Age interpretation in eulachon (Thaleichthys pacificus) as suggested by otolith microchemical signatures

  • Irina M. BensonEmail author
  • Craig R. Kastelle
  • Thomas E. Helser
  • Jonathan A. Short
  • Delsa M. Anderl


Eulachon (Thaleichthys pacificus) are forage fish that play an important role in the ecosystem as prey for many species. Given their continuing population decline, determining accurate ages is necessary for age-structured stock assessments. This study employed microchemistry analysis to identify group differences and help interpret growth zone patterns on otolith surfaces. Specimens were collected off the coast of Oregon, in the coastal areas of Southeast Alaska, and in the southeastern Bering Sea. Laser-ablation inductively-coupled plasma mass spectrometry (LA-ICP-MS) was used to measure elemental ratios in the otoliths along a continuous track from the core to the proximoventral margin. Ba:Ca, Sr:Ca, Zn:Ca, and Mg:Ca signatures suggested that eulachon specimens from three geographic regions are different based on their elemental profiles. For the Oregon specimens, fluctuations in Ba:Ca and Zn:Ca signatures appeared consistent with otolith growth zones and most likely were the result of seasonal coastal upwelling events. Variations in Ba:Ca and Zn:Ca were useful as annual markers for eulachon otoliths from the Bering Sea. For the Southeast Alaska specimens, analysis of the Ba:Ca and Zn:Ca oscillations was not straightforward. Further work is needed to understand the link between otolith microchemistry, fish physiology, and regional environmental factors.


Eulachon Otoliths Trace elements Forage fish Microchemistry Age determination 



We express sincere appreciation to everyone whose contributions made this research successful. The ABL staff who collected and processed the Southwestern Alaska samples: JJ Vollenweider and David Clausen collected the samples, Chris Kondzela curated the sample collections, and Wei Cheng and Molly Krehlik extracted the otoliths. ODFW staff who donated Oregon samples and offered advice: Bob Hannah, Josie Thompson, and Lisa Kautzi. Adrian Clarke (UNBC) gave advice during conception of the study. Betty Goetz (AFSC) shared her scientific insight and expertise on otolith ageing. Beth Matta (AFSC) offered advice during the course of this research, including design of the study, elemental data post-processing, and review of the manuscript. Jessica Miller and Andy Ungerer (OSU W.M.Keck Collaboratory) provided assistance with LA-ICPMS analysis. Kimberly Rand, Matt Wilson, and Andy Whitehouse (AFSC) offered their suggestions for the manuscript improvement. The Age and Growth Program staff (AFSC) participated in discussion during various stages of this study. The findings and conclusions in the paper are those of the authors and do not necessarily represent the views of the National Marine Fisheries Service, NOAA.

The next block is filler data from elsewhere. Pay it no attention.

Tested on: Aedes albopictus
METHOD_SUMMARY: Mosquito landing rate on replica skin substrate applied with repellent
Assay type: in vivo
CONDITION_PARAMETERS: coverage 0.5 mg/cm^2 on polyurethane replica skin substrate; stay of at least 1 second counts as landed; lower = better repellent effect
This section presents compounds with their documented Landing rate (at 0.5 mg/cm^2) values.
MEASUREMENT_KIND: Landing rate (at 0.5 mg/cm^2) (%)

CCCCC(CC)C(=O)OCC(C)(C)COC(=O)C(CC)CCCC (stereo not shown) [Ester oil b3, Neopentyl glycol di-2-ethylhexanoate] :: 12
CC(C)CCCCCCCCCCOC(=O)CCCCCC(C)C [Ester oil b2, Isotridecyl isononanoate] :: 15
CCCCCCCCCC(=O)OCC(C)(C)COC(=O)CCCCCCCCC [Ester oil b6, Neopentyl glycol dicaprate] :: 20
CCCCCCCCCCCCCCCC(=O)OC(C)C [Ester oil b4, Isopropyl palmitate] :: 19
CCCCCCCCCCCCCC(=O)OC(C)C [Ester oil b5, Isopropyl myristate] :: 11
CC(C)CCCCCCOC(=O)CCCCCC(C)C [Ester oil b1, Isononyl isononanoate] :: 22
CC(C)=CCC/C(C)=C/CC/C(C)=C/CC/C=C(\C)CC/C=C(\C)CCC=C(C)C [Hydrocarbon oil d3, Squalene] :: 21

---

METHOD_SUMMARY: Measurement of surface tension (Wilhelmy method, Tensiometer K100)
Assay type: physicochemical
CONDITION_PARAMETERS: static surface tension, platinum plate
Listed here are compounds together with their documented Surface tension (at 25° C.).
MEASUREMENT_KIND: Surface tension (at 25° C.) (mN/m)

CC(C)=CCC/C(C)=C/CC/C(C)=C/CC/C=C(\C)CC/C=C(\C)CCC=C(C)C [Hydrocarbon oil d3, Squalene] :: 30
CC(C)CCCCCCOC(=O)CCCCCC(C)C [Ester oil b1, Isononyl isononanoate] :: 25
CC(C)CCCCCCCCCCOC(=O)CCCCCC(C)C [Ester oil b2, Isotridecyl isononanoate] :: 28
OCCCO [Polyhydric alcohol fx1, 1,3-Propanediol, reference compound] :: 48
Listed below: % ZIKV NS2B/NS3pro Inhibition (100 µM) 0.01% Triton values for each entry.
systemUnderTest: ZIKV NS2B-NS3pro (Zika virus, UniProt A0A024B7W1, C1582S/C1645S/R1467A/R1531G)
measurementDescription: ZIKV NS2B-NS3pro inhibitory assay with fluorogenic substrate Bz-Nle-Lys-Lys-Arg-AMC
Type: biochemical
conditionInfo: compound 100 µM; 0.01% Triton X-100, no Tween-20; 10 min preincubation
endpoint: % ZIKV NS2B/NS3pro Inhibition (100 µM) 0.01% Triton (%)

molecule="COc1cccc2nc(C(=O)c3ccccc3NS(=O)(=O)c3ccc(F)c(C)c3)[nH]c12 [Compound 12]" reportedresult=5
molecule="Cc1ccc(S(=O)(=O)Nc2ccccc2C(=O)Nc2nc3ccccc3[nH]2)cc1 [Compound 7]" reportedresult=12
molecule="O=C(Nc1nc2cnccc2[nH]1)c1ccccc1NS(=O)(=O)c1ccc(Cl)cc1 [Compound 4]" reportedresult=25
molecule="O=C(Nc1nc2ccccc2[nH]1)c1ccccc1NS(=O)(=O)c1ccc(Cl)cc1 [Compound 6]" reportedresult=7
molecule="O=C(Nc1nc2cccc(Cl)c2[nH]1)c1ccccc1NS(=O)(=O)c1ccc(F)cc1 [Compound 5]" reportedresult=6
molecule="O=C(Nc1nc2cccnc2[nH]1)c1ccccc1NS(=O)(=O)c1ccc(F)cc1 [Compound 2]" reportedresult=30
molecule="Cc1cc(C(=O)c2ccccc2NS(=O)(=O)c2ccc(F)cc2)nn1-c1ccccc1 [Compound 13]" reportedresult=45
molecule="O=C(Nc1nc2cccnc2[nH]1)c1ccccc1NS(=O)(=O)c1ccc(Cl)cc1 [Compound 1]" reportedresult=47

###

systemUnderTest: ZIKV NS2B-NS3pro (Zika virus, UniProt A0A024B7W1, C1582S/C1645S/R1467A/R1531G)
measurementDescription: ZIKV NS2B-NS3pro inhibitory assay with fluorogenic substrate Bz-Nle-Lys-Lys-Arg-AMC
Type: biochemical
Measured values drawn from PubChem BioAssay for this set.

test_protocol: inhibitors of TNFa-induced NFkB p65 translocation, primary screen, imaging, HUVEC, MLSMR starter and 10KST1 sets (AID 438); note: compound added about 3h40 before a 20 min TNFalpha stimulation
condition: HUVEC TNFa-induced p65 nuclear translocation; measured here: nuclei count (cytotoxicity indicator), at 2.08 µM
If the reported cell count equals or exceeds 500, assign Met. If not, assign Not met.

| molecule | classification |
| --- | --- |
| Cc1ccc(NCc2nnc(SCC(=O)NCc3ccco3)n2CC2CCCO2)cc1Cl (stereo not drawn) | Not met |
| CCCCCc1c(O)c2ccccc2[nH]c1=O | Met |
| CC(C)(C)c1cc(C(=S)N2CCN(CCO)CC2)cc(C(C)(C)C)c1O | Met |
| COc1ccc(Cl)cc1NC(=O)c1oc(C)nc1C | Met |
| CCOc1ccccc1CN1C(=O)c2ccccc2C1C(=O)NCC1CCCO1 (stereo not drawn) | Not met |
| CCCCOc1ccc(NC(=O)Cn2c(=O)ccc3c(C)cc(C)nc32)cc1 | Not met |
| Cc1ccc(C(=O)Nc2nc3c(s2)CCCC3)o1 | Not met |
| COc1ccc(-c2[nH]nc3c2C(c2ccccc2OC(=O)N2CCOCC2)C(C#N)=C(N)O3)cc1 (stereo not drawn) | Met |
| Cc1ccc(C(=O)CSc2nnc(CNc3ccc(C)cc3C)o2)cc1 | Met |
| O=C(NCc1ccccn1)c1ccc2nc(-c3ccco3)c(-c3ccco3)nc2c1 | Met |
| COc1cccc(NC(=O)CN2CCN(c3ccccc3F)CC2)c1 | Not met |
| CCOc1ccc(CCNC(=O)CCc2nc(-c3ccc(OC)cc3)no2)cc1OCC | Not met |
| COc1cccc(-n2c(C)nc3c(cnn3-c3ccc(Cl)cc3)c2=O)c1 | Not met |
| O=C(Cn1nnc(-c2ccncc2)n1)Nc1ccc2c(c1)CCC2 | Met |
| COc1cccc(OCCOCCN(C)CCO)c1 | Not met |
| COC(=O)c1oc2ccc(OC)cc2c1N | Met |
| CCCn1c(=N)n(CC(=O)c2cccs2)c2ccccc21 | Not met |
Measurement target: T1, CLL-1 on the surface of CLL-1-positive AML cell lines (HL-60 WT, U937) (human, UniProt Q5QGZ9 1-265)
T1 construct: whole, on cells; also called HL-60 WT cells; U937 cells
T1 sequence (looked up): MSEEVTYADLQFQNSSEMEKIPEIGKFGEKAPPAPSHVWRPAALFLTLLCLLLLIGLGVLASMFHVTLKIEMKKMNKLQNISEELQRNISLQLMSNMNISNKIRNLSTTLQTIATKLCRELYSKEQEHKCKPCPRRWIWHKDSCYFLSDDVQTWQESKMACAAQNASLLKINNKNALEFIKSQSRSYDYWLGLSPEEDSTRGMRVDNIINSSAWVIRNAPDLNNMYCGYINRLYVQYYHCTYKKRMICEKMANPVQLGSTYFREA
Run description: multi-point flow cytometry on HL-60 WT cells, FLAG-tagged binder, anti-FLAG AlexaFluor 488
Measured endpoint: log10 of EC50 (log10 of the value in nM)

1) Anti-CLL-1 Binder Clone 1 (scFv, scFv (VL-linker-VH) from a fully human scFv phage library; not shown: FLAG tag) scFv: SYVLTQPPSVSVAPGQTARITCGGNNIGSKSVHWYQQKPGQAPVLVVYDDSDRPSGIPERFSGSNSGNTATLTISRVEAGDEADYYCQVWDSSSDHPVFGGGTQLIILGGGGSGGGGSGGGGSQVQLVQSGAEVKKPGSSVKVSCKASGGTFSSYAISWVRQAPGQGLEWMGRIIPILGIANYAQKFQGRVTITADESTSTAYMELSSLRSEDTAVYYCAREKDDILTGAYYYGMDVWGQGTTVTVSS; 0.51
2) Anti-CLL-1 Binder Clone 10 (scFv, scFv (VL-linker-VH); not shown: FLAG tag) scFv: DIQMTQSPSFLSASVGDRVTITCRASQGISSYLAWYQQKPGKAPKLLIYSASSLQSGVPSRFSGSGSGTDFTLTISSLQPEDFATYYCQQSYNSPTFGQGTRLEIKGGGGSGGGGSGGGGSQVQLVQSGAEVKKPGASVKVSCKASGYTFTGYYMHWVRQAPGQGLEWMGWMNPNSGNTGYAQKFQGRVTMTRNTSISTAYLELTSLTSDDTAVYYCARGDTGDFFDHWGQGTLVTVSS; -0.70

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© This is a U.S. government work and not under copyright protection in the U.S.; foreign copyright protection may apply 2019

Authors and Affiliations

  1. 1.Resource Ecology and Fisheries ManagementAlaska Fisheries Science Center, National Marine Fisheries Service, NOAASeattleUSA

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